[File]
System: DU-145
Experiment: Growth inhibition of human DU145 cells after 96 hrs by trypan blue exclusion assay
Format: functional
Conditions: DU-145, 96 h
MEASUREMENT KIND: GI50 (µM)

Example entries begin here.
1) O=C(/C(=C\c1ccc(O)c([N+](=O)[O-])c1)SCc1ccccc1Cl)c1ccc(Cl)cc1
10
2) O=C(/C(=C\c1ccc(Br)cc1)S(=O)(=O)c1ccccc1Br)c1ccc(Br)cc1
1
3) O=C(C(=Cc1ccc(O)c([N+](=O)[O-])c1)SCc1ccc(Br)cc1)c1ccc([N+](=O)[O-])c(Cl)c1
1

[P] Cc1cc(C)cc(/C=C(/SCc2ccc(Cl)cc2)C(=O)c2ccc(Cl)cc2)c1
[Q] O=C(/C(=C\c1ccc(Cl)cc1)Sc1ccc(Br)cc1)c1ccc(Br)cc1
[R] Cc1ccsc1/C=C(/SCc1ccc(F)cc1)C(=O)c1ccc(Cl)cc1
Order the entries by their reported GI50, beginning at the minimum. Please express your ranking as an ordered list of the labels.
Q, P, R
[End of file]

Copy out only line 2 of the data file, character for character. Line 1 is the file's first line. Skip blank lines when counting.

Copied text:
Experiment: Growth inhibition of human DU145 cells after 96 hrs by trypan blue exclusion assay